John Andrew Boyle describes how, in the early thirteenth century, the Mongol hordes devastated Turkestan and Persia, where the grandson of Genghis Khan founded a dynasty.
The early life of the “Father of History” was dominated by the clash between East and West—Persia and Greece. Russell Meiggs finds that his story of the Great War is part tragic drama, part folk-tale and part travel-book, but is informed throughout by the desire to verify and by rational curiosity.
Clive Foss introduces the Kharijites, a radical sect from the first century of Islam based in southern Iraq and Iran, who adopted an extreme interpretation of the Koran, ruthless tactics and opposed hereditary political leadership. After causing centuries of problems to the caliphate, they survive in a quietist form in East Africa and Oman.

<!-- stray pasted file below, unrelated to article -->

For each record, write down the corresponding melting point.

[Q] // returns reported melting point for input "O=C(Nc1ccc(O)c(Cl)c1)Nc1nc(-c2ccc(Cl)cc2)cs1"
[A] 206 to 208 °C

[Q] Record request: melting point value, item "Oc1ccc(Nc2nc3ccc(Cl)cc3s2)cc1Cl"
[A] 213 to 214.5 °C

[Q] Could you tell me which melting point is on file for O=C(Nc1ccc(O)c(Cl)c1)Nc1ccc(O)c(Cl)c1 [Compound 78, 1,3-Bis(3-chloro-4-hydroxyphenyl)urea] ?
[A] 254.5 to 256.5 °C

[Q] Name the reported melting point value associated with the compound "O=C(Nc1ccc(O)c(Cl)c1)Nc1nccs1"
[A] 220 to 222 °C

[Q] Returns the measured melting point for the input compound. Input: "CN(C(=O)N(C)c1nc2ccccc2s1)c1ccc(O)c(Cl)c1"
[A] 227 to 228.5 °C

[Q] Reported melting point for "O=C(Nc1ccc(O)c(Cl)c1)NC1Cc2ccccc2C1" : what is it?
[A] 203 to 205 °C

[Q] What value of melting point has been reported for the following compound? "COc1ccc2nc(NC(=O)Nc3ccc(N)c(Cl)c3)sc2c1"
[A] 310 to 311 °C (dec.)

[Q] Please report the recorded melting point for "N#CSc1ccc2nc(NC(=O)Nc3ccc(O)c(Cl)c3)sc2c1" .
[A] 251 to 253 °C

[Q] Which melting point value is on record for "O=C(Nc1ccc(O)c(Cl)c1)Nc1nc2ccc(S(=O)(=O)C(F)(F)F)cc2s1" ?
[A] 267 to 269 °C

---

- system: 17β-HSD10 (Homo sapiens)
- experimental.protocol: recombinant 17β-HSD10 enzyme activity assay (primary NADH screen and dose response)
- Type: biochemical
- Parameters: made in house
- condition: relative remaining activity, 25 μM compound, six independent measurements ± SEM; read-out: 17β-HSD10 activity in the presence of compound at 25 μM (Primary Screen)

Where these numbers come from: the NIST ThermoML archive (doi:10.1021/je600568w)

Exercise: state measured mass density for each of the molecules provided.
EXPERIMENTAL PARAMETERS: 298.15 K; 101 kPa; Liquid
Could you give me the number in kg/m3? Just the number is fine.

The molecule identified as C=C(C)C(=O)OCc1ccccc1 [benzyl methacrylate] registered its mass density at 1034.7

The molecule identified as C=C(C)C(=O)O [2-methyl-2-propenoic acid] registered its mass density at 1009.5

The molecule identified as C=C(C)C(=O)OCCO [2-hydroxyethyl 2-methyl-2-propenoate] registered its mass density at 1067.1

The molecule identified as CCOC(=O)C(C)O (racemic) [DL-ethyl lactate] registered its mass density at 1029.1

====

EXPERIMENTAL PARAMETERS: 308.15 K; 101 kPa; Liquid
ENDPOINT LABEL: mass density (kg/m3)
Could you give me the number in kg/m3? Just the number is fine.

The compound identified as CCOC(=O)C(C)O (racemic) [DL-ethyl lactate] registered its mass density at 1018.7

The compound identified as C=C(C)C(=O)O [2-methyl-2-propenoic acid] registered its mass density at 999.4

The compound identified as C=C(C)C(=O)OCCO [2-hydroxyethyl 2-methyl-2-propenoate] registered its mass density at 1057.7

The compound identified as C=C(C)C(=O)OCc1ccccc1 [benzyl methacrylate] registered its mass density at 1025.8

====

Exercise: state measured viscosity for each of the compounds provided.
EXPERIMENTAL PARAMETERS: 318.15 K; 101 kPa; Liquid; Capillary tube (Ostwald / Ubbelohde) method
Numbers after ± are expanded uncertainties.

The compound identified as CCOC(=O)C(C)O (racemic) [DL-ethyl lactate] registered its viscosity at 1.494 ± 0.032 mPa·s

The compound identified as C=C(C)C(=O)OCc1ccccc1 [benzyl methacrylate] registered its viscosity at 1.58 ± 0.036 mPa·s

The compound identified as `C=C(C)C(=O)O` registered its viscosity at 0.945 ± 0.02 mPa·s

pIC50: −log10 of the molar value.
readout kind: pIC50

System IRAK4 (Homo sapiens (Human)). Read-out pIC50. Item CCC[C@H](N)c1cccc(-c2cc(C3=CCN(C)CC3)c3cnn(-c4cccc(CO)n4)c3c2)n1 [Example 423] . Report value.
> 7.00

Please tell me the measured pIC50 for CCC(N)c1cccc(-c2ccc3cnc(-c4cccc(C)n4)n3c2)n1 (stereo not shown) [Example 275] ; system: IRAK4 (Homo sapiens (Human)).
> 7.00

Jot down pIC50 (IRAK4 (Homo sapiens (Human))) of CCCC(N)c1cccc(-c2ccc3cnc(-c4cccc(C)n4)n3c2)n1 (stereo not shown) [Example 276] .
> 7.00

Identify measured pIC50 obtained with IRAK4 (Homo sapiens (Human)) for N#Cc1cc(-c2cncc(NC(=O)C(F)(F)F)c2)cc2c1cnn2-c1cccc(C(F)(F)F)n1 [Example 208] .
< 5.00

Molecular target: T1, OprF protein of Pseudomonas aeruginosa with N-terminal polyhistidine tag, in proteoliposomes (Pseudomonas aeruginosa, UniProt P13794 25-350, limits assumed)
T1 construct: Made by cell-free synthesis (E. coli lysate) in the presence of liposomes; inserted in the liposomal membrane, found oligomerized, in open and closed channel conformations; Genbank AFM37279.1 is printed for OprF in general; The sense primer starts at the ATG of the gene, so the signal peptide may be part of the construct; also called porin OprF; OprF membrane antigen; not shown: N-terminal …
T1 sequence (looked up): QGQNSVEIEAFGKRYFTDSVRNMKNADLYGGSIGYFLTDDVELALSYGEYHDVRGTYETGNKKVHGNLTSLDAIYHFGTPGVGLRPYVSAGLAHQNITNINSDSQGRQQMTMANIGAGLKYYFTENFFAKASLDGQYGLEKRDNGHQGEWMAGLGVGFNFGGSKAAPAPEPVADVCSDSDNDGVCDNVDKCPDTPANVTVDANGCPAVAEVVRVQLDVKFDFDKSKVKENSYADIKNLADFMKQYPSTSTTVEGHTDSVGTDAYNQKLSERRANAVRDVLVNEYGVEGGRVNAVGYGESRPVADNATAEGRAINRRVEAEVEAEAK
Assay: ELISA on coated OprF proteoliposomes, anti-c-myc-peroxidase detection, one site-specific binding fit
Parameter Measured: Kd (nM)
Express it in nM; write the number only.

Juan Cole looks at the pacifist, prophetic and millenarian 'world religion' whose leader emerged from the social and political unrest of 19th-century Iran and whose followers have since been persecuted by shah and ayatollah alike.